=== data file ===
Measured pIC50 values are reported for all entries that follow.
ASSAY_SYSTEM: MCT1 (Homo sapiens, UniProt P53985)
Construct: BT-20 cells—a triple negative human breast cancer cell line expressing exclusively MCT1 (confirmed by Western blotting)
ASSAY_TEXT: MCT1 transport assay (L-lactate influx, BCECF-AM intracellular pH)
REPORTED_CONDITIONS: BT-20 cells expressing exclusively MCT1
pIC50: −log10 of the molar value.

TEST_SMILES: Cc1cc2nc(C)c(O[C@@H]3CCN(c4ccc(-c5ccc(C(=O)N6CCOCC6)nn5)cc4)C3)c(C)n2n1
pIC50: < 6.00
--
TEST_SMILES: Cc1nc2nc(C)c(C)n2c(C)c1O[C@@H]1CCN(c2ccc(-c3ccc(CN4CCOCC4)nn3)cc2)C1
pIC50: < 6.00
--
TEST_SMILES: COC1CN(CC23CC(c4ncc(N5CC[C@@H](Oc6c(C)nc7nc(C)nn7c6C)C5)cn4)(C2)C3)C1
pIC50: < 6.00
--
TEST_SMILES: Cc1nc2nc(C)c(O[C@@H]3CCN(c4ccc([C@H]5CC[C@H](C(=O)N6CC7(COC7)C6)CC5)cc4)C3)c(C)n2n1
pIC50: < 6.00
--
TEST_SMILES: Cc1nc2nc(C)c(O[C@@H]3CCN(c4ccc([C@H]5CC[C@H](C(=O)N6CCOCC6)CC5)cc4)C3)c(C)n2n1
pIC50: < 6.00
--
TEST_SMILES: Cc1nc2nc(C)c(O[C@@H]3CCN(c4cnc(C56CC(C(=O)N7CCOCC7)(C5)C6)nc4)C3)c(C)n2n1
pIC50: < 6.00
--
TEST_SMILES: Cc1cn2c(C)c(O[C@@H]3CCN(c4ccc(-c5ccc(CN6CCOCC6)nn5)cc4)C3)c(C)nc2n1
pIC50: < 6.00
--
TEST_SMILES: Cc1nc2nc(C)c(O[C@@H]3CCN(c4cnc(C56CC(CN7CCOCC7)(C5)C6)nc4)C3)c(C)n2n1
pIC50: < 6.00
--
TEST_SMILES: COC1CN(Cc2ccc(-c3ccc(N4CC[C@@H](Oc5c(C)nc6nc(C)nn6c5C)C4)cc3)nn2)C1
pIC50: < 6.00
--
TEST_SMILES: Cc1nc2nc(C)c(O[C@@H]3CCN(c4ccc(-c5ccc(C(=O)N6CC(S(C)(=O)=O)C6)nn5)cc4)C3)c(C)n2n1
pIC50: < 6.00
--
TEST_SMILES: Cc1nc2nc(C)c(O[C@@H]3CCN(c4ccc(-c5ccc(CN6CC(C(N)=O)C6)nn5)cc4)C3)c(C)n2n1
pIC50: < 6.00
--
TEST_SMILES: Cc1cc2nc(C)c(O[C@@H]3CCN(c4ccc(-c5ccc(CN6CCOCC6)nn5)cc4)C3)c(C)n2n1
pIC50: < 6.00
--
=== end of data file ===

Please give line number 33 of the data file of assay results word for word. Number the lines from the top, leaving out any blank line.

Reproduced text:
--